Several new polls with different wording, but all conducted in January 2013, all show majorities and, in some cases, super majorities for not overturning the Roe v. Wade decision.
But Roe v. Wade has its weaknesses as a firm constitutional right:
- Many constitutional scholars believe the core legal rationale is not well-embedded in constitutional doctrine or tradition and, hence, invites challenges. The Court has accepted state-sponsored restrictions to the abortion right (Planned Parenthood v. Casey, 1992) and federal restrictions related to partial-birth abortion (Gonzales v. Carhart, 2007).
- Most people will accept restrictions. Gallup reports more than half of Americans believe abortion should be illegal only under certain circumstances. Eighty percent believe abortion should be illegal in the last trimester. However, there are more pro-abortion activists (about 30% in polls) than anti-abortion activists (range from 9% to 18%).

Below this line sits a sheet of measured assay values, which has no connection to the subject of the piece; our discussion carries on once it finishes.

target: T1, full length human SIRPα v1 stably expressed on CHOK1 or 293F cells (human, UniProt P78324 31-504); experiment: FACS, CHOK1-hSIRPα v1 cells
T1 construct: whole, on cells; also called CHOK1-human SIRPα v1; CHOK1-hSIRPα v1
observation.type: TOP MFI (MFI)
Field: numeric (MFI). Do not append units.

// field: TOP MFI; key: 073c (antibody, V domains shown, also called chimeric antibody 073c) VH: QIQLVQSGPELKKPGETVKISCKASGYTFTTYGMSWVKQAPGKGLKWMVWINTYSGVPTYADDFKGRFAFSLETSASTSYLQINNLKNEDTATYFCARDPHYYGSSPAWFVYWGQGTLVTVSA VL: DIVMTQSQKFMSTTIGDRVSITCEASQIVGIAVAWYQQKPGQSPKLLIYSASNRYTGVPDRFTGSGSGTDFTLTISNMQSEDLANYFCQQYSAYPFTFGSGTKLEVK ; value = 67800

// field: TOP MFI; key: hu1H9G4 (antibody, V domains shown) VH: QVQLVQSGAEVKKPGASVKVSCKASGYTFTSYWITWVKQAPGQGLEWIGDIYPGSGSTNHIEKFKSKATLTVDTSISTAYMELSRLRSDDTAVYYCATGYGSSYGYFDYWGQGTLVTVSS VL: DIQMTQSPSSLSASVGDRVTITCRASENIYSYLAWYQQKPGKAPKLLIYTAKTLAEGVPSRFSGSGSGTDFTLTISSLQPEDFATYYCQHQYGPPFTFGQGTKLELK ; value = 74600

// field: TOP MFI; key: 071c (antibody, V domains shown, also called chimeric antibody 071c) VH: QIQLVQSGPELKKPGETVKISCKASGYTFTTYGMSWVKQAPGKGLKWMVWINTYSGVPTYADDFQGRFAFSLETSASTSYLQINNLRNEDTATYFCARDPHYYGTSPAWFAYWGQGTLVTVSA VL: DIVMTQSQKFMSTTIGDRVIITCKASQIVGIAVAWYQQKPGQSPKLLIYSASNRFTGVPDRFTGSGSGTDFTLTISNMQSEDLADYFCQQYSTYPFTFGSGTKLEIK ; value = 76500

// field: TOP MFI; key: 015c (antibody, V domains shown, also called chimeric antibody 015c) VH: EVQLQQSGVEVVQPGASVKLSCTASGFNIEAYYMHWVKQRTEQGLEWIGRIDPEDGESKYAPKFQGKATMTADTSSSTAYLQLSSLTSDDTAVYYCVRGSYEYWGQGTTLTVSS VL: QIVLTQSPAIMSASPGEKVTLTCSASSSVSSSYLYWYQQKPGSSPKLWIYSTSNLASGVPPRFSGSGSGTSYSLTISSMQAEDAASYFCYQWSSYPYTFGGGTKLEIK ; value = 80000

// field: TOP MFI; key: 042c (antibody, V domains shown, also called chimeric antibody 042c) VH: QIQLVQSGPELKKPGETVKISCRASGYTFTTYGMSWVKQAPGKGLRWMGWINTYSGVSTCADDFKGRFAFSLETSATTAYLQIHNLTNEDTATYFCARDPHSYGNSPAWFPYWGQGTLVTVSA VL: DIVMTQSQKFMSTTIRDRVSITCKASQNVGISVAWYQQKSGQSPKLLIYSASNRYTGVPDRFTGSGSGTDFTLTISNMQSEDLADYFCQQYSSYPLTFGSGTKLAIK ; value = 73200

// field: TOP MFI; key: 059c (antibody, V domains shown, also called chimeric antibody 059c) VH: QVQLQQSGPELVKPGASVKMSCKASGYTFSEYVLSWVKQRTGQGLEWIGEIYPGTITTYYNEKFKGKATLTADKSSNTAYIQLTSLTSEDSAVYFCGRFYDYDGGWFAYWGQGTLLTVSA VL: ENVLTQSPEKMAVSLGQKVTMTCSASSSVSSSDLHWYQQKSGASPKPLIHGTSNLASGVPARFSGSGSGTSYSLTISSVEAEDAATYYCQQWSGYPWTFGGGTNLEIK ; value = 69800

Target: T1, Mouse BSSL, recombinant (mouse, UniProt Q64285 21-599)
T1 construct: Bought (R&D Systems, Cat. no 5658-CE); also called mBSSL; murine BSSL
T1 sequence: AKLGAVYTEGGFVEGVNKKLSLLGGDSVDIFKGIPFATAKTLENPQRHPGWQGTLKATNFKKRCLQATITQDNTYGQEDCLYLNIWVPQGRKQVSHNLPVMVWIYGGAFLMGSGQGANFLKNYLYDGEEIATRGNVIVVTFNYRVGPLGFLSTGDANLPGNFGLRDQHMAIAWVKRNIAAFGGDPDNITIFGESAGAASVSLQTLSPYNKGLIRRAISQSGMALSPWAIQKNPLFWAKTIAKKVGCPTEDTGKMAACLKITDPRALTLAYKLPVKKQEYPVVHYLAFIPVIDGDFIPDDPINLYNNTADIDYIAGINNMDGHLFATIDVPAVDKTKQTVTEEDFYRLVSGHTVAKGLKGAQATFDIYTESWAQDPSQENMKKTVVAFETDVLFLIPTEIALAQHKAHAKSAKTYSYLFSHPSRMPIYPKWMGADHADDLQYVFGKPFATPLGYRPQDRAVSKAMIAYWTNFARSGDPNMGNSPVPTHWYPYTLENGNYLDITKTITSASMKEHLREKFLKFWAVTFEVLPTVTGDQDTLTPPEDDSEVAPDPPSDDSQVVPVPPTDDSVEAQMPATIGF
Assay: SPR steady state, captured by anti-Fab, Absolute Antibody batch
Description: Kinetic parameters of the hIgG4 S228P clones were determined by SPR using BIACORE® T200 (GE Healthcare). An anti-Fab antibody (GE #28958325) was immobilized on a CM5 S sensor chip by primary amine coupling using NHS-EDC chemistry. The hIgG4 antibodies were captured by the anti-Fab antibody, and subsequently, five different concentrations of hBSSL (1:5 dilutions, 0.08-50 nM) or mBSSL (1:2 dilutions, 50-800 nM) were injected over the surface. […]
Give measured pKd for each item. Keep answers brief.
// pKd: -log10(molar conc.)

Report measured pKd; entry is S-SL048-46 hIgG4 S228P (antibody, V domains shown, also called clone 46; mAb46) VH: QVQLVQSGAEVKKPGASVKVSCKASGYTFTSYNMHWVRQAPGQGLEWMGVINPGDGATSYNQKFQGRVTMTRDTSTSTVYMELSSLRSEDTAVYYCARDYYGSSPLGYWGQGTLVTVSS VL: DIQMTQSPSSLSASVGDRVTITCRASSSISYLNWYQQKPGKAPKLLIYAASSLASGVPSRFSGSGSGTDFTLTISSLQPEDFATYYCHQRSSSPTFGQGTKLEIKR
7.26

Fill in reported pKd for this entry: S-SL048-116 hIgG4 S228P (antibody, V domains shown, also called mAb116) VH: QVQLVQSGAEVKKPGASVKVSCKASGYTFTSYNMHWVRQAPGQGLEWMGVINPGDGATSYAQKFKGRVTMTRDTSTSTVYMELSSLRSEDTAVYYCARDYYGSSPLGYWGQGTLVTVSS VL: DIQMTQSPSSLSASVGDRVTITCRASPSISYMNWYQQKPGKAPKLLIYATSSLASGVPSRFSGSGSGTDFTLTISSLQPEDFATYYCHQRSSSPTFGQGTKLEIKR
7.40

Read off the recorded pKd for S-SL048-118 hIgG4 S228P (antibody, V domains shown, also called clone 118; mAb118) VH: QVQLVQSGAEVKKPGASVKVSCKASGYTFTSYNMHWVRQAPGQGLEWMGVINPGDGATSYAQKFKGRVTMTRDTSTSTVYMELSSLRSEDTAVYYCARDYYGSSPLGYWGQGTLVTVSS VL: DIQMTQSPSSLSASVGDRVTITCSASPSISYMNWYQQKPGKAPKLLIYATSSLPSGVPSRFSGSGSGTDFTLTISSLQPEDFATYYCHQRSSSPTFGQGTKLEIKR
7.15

- Nearly a majority of the public (47%) believe abortion is morally wrong. Hence, there is a level of moral discomfort that leads people to support reasonable sounding limitations.
- The issue does not command much public attention. Only 18 percent see abortion as a critical issue and only 44 percent of persons from 18 to 29 years old can identify that Roe v. Wade was about abortion (only 13% of younger voters saw it as a critical issue). Although they are more pro-choice than people 30 years old and older, they are not activated by the issue the way feminists were in the 1970s and 1980s.
- The issue is a problem for Republicans. Although Gallup reports 67 percent of Republicans call themselves pro-life, the party is divided 46 percent to 48 percent in favor of not overturning Roe v. Wade. Hence, a substantial percentage of party identifiers support restrictions, but not criminalizing the core right.